Olbel continued to emphasize the importance of community and the responsibility we all have to create an environment for our youth and families to thrive. He reflected this philosophy in the community activities and events in which Team SOY engages. To this date, Olbel’s organization has poured nearly $1 million into the community through local clothing and food drives, Christmas toy drives, an annual back to school give-a-way, and donations, such a $30,000 donation to earthquake victims in Haiti.
“That’s our responsibility, those of us that were blessed to make it out,” he argued, “We’re suppose to return, listen, and help build. Communities should have a say in identifying their needs and wants and we should stand in the gap and link their requests with resources.”
I thought again to Sistrunk and its residents. Are their voices truly encouraged in the “revitalization” of their neighborhood? If not, the county, city, and developers are missing out on vital input that would ensure lasting change and sustainability. Olbel agrees.
“That is why it is important to be accessible and approachable.” He stated. That did not seem to be something he struggled with. Olbel was personable and charismatic, some of the best characteristics of a leader. It was clear he loved people and put their needs before his own agenda. I listened as he recounted his experiences going door-to-door in the area, conversing with residents, and introducing his programs and services — an unorthodox approach, but expected. Olbel represents a new wave of young leadership, those with unconventional tactics, aggressive goals, and new ideas. He considers himself progressive in thought, bold in action, and positive in speech. This is the legacy of his father.
When speaking of his father, Olbel’s reverence for him is obvious. According to him, his father never let a teaching moment pass by, constantly encouraging and instilling wisdom into his sons. Unfortunately, he would lose his father to kidney failure in July 2014. It was a devastating loss. What would get him through this difficult time were his father’s words and the dream he planted into his each of his sons to pursue success despite obstacles.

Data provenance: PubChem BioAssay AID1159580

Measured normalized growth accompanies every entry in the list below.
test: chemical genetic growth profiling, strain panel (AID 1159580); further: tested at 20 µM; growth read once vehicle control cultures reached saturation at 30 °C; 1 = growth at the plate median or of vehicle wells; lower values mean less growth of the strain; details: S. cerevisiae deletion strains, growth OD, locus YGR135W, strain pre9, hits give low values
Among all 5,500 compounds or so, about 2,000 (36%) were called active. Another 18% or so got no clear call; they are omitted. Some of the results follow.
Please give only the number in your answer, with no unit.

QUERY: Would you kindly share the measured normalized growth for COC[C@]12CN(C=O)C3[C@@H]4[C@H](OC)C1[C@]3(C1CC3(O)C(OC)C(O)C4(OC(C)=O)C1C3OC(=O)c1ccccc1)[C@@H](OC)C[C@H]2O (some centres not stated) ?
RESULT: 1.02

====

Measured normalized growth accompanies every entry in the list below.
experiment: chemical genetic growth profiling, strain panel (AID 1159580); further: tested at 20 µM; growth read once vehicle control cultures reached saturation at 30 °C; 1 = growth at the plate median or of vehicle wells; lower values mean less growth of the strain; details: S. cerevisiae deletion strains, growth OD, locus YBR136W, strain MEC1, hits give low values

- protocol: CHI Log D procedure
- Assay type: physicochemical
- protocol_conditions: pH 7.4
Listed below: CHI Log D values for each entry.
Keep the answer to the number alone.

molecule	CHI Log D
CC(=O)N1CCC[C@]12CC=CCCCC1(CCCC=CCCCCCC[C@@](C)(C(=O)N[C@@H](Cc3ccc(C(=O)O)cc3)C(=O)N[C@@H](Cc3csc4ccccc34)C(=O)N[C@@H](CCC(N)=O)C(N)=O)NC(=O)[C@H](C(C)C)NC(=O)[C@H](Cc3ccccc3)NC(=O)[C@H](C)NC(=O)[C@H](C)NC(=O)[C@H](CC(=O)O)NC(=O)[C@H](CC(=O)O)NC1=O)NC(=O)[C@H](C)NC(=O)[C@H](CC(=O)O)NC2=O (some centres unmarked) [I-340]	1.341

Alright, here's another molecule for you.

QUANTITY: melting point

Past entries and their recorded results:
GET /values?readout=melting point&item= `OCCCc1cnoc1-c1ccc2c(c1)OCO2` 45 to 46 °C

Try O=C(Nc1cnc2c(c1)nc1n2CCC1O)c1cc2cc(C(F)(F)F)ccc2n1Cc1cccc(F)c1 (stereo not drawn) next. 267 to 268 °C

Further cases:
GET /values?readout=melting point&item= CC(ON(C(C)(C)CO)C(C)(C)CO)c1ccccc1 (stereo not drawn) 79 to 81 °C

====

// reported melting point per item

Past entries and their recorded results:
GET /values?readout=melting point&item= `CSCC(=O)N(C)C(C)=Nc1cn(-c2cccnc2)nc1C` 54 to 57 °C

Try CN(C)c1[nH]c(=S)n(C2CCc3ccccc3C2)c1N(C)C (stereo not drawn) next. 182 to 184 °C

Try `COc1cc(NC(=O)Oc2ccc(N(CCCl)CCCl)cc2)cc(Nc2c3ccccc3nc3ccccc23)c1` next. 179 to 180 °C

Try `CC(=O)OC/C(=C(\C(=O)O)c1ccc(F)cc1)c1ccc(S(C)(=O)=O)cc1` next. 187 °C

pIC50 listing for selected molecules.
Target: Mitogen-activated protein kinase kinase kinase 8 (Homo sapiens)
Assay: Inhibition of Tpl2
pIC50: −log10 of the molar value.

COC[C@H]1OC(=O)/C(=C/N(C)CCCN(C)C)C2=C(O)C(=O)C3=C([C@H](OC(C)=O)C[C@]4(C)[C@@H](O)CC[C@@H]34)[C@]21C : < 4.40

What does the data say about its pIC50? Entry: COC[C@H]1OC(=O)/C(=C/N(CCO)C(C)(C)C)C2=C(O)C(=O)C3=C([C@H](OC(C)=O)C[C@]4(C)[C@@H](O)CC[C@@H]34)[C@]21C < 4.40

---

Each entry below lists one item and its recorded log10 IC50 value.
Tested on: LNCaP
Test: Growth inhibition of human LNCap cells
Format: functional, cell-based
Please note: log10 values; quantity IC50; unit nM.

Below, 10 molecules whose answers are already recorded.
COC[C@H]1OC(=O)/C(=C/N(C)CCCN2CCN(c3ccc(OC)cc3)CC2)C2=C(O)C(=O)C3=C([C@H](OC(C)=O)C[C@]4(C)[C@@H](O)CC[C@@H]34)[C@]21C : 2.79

“He would tell us to always put ourselves in the position to dictate our own futures and to use barriers as foot stools for our next step up.” Olbel said. This is the wisdom he shares with Broward’s youth.
Olbel attributes his accomplishments to his very present parents and the support of his family. He has set high expectations and his younger relatives look to him for guidance and leadership. In November 2014 he began his own family, marrying Kristen Olbel, a law enforcement officer, and becoming a father nearly a year later to Mikelange Olbel, II, now only 6 months old. Olbel gushes over being a father. All new parents know this feeling.
As a husband and father, Olbel is even more invested in the future of Broward County, wanting to see his community thrive for the sake of all young lives such as his son’s. After our insightful conversation, I asked him what would be the takeaway he wanted youth to remember after completing his program. He answered without hesitation.
“Success is a choice. Only you are responsible for overcoming obstacles and working hard for it,” he responded, “Our kids have to know failure is not an option.” With the current state of the bodies, souls, and minds of our Black and Brown children living in America, I could not agree more.